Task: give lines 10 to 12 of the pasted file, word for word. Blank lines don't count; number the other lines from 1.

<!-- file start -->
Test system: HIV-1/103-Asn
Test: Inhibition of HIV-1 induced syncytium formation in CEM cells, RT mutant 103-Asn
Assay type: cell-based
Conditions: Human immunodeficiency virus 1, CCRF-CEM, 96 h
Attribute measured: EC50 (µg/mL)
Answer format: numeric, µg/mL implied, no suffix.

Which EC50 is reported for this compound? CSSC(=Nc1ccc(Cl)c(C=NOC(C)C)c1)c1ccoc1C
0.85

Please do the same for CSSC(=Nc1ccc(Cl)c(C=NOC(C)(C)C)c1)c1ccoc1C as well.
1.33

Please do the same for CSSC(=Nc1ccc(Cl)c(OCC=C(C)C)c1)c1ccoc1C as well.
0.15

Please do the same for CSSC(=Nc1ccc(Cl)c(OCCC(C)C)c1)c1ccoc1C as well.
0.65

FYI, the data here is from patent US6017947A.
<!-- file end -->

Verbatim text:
1.33

Please do the same for CSSC(=Nc1ccc(Cl)c(OCC=C(C)C)c1)c1ccoc1C as well.
0.15